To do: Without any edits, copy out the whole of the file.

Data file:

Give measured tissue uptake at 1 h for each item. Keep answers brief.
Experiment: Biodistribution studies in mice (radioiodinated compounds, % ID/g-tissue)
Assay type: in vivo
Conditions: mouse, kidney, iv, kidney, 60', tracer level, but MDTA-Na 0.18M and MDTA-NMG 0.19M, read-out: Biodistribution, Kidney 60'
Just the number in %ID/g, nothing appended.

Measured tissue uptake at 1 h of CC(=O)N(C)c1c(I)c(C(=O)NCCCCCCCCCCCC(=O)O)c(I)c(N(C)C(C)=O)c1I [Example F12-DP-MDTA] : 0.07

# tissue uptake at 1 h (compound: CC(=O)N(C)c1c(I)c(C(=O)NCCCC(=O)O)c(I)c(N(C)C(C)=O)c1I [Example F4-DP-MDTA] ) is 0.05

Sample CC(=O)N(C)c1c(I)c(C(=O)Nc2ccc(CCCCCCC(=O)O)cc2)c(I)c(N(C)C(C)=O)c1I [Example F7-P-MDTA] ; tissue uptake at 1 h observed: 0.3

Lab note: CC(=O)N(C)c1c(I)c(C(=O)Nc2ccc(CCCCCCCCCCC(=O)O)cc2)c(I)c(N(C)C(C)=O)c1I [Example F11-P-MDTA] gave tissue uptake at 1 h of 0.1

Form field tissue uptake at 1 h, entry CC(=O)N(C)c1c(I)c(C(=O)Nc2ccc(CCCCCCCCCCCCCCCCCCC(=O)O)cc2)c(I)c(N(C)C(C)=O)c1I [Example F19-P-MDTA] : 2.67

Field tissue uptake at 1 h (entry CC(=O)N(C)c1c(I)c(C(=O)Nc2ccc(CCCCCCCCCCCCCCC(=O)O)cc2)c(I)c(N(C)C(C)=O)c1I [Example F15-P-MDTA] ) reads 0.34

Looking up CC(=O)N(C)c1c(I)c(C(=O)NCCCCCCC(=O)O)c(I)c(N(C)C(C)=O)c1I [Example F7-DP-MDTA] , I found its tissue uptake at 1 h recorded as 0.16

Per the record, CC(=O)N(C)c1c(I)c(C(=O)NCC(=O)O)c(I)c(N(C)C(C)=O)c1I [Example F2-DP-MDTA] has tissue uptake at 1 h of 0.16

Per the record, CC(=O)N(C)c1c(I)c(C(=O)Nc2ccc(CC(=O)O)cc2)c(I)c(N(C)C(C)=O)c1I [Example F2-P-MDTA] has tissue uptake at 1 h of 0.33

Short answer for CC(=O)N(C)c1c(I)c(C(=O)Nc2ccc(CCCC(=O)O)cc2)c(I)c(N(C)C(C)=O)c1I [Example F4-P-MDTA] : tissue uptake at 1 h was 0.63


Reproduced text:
Give measured tissue uptake at 1 h for each item. Keep answers brief.
Experiment: Biodistribution studies in mice (radioiodinated compounds, % ID/g-tissue)
Assay type: in vivo
Conditions: mouse, kidney, iv, kidney, 60', tracer level, but MDTA-Na 0.18M and MDTA-NMG 0.19M, read-out: Biodistribution, Kidney 60'
Just the number in %ID/g, nothing appended.

Measured tissue uptake at 1 h of CC(=O)N(C)c1c(I)c(C(=O)NCCCCCCCCCCCC(=O)O)c(I)c(N(C)C(C)=O)c1I [Example F12-DP-MDTA] : 0.07

# tissue uptake at 1 h (compound: CC(=O)N(C)c1c(I)c(C(=O)NCCCC(=O)O)c(I)c(N(C)C(C)=O)c1I [Example F4-DP-MDTA] ) is 0.05

Sample CC(=O)N(C)c1c(I)c(C(=O)Nc2ccc(CCCCCCC(=O)O)cc2)c(I)c(N(C)C(C)=O)c1I [Example F7-P-MDTA] ; tissue uptake at 1 h observed: 0.3

Lab note: CC(=O)N(C)c1c(I)c(C(=O)Nc2ccc(CCCCCCCCCCC(=O)O)cc2)c(I)c(N(C)C(C)=O)c1I [Example F11-P-MDTA] gave tissue uptake at 1 h of 0.1

Form field tissue uptake at 1 h, entry CC(=O)N(C)c1c(I)c(C(=O)Nc2ccc(CCCCCCCCCCCCCCCCCCC(=O)O)cc2)c(I)c(N(C)C(C)=O)c1I [Example F19-P-MDTA] : 2.67

Field tissue uptake at 1 h (entry CC(=O)N(C)c1c(I)c(C(=O)Nc2ccc(CCCCCCCCCCCCCCC(=O)O)cc2)c(I)c(N(C)C(C)=O)c1I [Example F15-P-MDTA] ) reads 0.34

Looking up CC(=O)N(C)c1c(I)c(C(=O)NCCCCCCC(=O)O)c(I)c(N(C)C(C)=O)c1I [Example F7-DP-MDTA] , I found its tissue uptake at 1 h recorded as 0.16

Per the record, CC(=O)N(C)c1c(I)c(C(=O)NCC(=O)O)c(I)c(N(C)C(C)=O)c1I [Example F2-DP-MDTA] has tissue uptake at 1 h of 0.16

Per the record, CC(=O)N(C)c1c(I)c(C(=O)Nc2ccc(CC(=O)O)cc2)c(I)c(N(C)C(C)=O)c1I [Example F2-P-MDTA] has tissue uptake at 1 h of 0.33

Short answer for CC(=O)N(C)c1c(I)c(C(=O)Nc2ccc(CCCC(=O)O)cc2)c(I)c(N(C)C(C)=O)c1I [Example F4-P-MDTA] : tissue uptake at 1 h was 0.63